The Reading Connection features a different letter of the alphabet each month with language, art, science, and math stations that each have an activity for that letter. The librarians share tips with parents on how they can do similar letter activities at home.
Come and see for yourself! The next Reading Connection program will be held on Tuesday, March 24, at 7:00 p.m., and also on Tuesday, April 28, at 7:00 p.m. Please register at the Children’s Desk or online for one or both sessions, and plan to have a fun evening exploring letter sounds, rhyming words, reading comprehension, and more with your children ages 4 to 8 years.
The sock monkeys have lost their teddy bears! Where can they be?
Children are invited to bring their favorite bear or stuffed toy to see this puppet show especially written for preschool children. Tuckers’ Tales will present three short sock monkey stories, including the one about the missing teddy bears.
Registration is requested: If you register and print your tickets, you may bring them directly to the library’s Community Room for the show without stopping at the Children’s Desk first.
Parent or adult caregiver must accompany child at all times while in the library.
It’s all about the books for our winter reading program – books that were made into movies, that is! Check the ones on this list to see what intrigues you … and DO plan some family reading time, reading one of them aloud together (regardless of the ages of your children). Doing this gives kids a chance to discuss the book with you because you’ve all read the same thing, and this improves their literacy skills (including reading comprehension).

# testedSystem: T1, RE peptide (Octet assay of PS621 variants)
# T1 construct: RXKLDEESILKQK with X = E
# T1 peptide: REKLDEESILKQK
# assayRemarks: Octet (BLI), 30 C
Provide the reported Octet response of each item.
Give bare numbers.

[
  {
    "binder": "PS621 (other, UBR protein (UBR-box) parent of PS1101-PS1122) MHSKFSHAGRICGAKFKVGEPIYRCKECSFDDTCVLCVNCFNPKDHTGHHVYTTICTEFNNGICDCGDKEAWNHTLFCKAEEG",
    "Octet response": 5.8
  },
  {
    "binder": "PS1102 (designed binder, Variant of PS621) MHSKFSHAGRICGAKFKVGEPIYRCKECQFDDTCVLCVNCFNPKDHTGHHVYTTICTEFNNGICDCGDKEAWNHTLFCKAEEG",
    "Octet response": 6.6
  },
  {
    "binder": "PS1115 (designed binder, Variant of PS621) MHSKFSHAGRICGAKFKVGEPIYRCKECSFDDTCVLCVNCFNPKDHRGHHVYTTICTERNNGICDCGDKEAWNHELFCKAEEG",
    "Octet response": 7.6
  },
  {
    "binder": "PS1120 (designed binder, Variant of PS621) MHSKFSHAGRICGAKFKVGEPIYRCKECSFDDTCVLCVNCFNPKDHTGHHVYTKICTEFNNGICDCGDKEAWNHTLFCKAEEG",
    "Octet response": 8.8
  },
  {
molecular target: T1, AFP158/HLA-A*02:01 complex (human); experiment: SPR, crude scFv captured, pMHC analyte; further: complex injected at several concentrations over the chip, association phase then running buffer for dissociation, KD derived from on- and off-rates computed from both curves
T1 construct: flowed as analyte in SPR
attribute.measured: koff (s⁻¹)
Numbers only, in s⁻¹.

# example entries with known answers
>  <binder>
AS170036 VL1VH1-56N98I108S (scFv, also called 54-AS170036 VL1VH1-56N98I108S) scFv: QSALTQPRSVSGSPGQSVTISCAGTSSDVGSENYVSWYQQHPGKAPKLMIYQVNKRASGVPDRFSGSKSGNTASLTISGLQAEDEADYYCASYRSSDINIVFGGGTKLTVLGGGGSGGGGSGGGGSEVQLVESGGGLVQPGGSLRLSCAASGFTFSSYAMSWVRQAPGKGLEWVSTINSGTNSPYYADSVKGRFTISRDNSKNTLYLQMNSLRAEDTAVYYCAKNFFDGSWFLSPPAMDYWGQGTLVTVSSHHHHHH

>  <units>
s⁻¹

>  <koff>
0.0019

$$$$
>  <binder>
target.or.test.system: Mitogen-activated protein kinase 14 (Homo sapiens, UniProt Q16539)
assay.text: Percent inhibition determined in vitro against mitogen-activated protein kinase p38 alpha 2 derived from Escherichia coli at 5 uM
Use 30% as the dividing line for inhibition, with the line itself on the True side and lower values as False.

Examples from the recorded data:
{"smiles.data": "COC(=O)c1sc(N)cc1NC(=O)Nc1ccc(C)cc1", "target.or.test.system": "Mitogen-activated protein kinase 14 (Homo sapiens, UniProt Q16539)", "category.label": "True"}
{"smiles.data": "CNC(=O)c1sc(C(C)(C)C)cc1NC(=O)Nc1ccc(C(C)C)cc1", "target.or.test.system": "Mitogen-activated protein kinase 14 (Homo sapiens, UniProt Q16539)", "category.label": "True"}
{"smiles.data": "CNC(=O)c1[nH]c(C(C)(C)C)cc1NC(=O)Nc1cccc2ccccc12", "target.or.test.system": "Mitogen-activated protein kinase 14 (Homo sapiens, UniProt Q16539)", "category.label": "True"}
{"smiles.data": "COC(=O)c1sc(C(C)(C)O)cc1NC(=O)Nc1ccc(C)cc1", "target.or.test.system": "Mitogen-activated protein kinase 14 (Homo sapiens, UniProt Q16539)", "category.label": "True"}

So … stop by the library, check out some of these books (or any others that you like – you don’t have to limit your reading to books that became movies), and pick up the Night at the Movies Family Reading Club log to keep track of how many days you read. All reading counts, whether it’s as a family, on your own, aloud, or silent reading.
Oh, and the library has the movies, too – so check out both the book and the movie, and talk about what changed and which one your child thinks is better.